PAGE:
SHARE YOUR STORIES BELOW:

In this section I want to extend an invite to those who have been affected by brain injuries to share their story.

In particular stories of trial and triumph or darkness to light type. The vision here is to offer a community-type environment where one can go to find insights and examples from the

road-to-recovery, where people are sharing their personal experiences in the hope of uplifting and inspiring others.  

Thank you for sharing your story 

and supporting others effected by brain injuries.

EXAMPLE BELOW

OVERCOMING SHORT-TERM MEMORY LOSS:

Trying to optimize my situation with loss of short term memory I would adopt strategies to enable smooth conversation. 

E.g. Word or Name Retrieval; Where situations call for something to be remembered I benefitted from using strategies (below) designed to optimize success in that area.

1. For people's names or things; I'd relate their name to another person in my life with the same name, or I would think of a visual aid/ verb to queue and strengthen my recalling that name.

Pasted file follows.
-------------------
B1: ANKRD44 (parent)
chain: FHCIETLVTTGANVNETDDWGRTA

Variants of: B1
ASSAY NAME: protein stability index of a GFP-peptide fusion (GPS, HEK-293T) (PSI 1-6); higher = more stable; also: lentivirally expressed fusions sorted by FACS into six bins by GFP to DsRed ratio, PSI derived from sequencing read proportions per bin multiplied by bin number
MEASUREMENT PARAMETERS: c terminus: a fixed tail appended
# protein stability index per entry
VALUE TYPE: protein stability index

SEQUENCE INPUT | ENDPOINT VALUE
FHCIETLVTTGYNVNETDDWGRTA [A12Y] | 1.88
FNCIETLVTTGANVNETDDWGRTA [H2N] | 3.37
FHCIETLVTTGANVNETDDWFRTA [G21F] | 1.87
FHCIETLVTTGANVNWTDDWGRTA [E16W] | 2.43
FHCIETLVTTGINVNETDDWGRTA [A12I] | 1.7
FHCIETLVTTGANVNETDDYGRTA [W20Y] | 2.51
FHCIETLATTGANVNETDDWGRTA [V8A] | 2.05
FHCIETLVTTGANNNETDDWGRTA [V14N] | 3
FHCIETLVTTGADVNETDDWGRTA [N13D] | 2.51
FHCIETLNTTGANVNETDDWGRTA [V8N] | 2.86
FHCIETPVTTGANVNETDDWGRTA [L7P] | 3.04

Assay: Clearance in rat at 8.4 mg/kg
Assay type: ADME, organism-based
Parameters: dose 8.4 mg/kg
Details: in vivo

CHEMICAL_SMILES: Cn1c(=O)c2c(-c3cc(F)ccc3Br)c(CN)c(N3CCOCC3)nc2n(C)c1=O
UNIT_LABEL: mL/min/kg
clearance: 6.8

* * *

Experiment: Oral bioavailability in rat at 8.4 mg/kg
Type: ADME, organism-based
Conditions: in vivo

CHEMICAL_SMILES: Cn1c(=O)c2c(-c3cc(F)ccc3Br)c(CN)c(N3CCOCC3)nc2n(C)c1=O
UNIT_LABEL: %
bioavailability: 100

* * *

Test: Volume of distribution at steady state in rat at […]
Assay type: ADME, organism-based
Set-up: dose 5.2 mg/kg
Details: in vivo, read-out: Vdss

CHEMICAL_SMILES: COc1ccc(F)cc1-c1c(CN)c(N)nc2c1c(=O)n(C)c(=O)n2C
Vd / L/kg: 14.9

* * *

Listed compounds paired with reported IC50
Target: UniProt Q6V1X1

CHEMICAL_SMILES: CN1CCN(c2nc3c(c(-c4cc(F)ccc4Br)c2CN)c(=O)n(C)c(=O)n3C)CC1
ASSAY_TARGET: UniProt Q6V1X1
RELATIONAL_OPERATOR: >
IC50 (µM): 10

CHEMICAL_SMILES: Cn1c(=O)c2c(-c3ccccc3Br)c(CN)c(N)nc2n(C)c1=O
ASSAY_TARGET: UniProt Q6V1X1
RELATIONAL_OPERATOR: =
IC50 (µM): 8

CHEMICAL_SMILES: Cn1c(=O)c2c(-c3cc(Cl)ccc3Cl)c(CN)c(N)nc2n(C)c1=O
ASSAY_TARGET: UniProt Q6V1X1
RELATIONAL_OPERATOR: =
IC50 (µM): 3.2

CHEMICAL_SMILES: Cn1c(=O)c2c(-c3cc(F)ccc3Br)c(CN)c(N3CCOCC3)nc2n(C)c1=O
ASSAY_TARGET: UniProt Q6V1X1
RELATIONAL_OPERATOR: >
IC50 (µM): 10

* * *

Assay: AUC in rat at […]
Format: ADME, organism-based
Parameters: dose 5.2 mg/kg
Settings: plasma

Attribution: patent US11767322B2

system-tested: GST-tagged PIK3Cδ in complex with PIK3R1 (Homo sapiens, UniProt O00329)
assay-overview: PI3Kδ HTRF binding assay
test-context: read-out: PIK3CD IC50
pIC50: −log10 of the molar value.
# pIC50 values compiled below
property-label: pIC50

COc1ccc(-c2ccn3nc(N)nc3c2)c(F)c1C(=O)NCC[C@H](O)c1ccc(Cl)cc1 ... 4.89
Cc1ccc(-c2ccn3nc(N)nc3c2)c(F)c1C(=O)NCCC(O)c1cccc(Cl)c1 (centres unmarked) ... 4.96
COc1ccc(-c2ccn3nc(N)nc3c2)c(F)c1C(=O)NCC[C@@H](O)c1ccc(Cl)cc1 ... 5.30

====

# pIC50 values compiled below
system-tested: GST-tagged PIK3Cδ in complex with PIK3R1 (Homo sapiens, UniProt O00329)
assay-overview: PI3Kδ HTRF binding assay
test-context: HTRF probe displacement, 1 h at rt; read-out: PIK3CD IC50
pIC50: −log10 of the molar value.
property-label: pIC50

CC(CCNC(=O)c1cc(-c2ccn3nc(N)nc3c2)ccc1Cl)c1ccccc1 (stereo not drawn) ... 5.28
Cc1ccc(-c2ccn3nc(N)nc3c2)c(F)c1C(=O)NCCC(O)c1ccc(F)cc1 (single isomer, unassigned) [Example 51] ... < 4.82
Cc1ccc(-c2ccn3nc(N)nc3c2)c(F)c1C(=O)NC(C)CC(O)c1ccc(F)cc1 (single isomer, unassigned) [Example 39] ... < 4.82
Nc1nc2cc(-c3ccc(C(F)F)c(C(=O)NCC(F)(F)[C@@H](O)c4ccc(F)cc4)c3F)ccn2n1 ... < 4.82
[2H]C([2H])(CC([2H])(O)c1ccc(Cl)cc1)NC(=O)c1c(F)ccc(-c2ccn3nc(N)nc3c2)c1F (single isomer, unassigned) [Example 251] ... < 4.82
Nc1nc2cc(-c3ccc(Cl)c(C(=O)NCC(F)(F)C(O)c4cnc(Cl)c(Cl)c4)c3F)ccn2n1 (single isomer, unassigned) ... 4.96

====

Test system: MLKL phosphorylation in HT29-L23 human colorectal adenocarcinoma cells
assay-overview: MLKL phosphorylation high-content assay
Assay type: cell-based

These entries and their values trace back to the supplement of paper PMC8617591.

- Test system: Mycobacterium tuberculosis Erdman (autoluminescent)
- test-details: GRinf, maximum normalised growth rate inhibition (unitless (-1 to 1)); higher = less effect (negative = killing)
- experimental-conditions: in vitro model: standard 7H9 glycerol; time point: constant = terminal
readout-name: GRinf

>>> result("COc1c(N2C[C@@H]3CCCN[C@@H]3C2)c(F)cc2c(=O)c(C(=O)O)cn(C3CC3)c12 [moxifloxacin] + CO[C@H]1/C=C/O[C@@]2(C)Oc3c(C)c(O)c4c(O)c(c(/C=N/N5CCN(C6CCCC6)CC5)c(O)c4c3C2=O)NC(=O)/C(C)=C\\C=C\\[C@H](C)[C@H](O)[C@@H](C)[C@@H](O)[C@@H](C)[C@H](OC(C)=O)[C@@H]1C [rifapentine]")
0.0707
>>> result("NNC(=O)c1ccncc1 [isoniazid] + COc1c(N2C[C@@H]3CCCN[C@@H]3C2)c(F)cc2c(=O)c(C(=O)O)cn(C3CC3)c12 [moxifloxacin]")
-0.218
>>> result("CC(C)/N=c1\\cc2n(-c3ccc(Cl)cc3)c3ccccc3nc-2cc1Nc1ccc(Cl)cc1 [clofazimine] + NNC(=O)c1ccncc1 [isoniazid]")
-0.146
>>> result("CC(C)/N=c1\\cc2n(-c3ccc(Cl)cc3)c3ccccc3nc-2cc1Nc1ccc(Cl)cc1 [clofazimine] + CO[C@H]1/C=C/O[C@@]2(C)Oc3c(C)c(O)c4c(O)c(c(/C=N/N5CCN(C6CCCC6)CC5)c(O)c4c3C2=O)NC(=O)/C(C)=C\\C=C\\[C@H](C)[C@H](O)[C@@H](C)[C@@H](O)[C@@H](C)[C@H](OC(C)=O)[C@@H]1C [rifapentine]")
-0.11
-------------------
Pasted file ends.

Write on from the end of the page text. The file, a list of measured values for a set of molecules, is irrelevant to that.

2. Organization; When things are clean and in a relative organized order (whether in regards to schedule or work space) I found that it enabled me to be more efficient.

3. Sometimes it was as simple or vexing as repeating it over and over in my head until I needed it.

CHANGING THE STORY:

Not fully remembering who I was before my motor vehicle accident I would question my friends about how I am different now, compared to before.  I was confused and frustrated when they'd exclaim to me "You're the same..." mainly because I felt so entirely different (whatever that was).  After a while of getting this sort of response to that question, I would consider it.

 
Then one day (2.5 years post ABI) it dawned on me that I have been blessed with this opportunity to re-invent who I was, to re-create Tyler.  All I knew was that I wasn't content with the memories of the past that I had, so I learned to recreate myself in such a way that I could love and appreciate.

By changing the story, I went from Tyler, the guy identified with his brain damage and occasionally inappropriate, often glum, -to Tyler, the kind, positive wildcard kind-of-guy.